is the largest (by number of students) of twelve residence houses for upperclass undergraduates (who have already completed their first year) at Harvard University. It is situated along the north bank of the Charles River in Cambridge and consists of McKinlock Hall, constructed in 1925, two 12-story towers completed in 1960, and two floors of 20 DeWolfe Street, a building Leverett shares with two other houses at Harvard.
- Structure 1
- History 2
- People 3
- House symbols 4
- External links 5
- References 6
The bulk of McKinlock Hall consists of 5 entryways, each of which leads to four or five floors of suites for approximately 35 students. McKinlock also serves as the center of Leverett social life: it houses the Leverett Dining Hall, the Junior and Senior Common Rooms, the Old Library Theatre, the Master's Residence, and several other common spaces.
The Leverett Towers (commonly referred to as F- and G-Tower since the entryways in McKinlock span A-E), on the other hand, serve a primarily residential function. Each tower consists primarily of singles and doubles and holds approximately 150 students. The top floors of the towers - especially those facing south - boast outstanding views of the Boston skyline and the Charles River for the students lucky enough to live there. The ground floor of G-Tower features a common area that house residents have nicknamed the "G-spot," although the space goes largely unused due to its poor design. The ground floor of F-tower includes class and meeting spaces as well as several house offices. Between the towers and McKinlock sits the Leverett Library, which was constructed along with the towers and has won awards for its innovative design. The ground floor of the library building houses the superintendent's office.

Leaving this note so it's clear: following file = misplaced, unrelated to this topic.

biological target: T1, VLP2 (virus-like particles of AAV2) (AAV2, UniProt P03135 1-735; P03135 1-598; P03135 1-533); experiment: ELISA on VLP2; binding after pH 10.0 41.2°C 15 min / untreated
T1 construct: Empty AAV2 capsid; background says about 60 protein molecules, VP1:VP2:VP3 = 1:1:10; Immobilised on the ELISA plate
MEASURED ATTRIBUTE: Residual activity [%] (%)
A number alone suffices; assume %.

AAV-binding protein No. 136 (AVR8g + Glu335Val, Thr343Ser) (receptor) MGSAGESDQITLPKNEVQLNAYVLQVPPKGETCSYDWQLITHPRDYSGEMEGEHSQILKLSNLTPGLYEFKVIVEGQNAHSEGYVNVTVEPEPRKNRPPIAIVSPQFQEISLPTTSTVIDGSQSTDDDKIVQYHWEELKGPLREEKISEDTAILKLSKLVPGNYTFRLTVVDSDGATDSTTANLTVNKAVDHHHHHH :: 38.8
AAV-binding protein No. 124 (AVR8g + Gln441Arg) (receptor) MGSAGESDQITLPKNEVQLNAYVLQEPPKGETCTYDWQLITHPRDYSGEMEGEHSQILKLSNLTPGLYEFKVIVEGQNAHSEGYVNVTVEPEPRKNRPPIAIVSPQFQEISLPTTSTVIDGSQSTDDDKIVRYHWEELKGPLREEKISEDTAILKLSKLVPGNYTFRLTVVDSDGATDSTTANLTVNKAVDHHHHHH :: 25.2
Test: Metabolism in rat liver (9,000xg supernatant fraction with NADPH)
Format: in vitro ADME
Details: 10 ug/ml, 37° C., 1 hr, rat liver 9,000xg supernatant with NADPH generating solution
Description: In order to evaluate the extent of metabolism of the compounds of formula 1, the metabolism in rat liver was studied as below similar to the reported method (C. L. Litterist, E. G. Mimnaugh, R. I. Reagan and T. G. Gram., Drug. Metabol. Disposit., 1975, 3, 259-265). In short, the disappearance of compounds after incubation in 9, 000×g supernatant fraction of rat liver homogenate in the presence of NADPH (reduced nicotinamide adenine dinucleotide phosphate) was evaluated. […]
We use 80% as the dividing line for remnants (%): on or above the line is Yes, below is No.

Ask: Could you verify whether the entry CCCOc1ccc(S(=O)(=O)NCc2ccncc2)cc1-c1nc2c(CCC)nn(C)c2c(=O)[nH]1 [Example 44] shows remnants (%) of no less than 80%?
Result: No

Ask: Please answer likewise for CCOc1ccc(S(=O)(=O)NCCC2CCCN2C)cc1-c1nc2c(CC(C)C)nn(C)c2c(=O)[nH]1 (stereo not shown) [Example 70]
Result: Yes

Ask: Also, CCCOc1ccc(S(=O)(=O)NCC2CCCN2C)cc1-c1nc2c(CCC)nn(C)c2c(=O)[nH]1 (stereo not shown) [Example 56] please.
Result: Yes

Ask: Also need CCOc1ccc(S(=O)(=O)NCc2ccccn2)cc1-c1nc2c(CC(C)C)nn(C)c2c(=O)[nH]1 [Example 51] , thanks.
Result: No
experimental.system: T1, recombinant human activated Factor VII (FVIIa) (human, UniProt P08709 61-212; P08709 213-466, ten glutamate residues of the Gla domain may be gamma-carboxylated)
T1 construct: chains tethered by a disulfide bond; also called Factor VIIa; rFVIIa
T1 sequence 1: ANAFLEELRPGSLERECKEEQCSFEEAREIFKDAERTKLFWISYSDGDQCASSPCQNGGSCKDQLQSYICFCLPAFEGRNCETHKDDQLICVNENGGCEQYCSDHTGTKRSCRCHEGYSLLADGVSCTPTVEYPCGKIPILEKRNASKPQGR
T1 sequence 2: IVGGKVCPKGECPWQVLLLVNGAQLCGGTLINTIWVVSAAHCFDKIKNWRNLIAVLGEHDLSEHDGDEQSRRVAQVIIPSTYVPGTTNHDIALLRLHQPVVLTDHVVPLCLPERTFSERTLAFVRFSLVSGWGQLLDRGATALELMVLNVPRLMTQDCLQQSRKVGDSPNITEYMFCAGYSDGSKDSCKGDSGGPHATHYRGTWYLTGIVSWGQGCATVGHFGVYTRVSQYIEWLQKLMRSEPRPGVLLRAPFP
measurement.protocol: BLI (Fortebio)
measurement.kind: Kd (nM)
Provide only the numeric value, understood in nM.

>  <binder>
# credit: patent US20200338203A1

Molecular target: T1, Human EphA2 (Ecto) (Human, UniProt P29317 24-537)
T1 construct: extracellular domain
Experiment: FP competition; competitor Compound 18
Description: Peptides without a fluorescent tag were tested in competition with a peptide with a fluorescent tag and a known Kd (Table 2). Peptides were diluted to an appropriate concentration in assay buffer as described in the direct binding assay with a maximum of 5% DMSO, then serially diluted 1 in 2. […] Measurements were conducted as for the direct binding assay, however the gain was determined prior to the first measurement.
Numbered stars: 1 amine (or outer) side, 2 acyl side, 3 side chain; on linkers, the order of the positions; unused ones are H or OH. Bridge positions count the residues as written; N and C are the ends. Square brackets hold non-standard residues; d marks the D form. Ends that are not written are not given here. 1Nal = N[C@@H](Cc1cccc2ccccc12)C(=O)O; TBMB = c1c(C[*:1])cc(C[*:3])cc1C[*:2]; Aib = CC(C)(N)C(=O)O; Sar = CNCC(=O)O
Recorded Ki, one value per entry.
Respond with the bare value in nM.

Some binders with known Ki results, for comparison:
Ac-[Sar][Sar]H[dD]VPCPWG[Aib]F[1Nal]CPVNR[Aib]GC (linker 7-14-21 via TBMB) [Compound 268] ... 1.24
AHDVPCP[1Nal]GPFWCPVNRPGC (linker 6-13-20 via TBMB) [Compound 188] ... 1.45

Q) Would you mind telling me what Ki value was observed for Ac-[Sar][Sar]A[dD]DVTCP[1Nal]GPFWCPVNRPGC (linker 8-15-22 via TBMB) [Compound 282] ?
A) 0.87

The top floors of 20 DeWolfe Street were annexed by the house in fall of 2007. Originally intended for faculty or graduate students, the DeWolfe suites offer more modern amenities than those available in either McKinlock or Leverett Towers, but those amenities come at the cost of tighter living conditions.
Leverett House was named after John Leverett (whose grandfather, John Leverett had been the governor of the Massachusetts Bay Colony), who was President of Harvard from 1708 to 1724. Leverett's election was one of the significant turning points for Harvard, for every President before him had been a clergyman. Leverett was a leader of the liberal movement in the Congregational Church and he opposed the powerful clergymen Increase and Cotton Mather, who had attempted to impose upon the College a new charter containing a loyalty oath that would have refused appointment to the faculty of anyone not willing to acknowledge the primacy of Biblical scripture. Leverett, during his tenure as president, improved the quality of instruction in the College and maintained the position of Harvard in the critical years when Yale was becoming a formidable rival.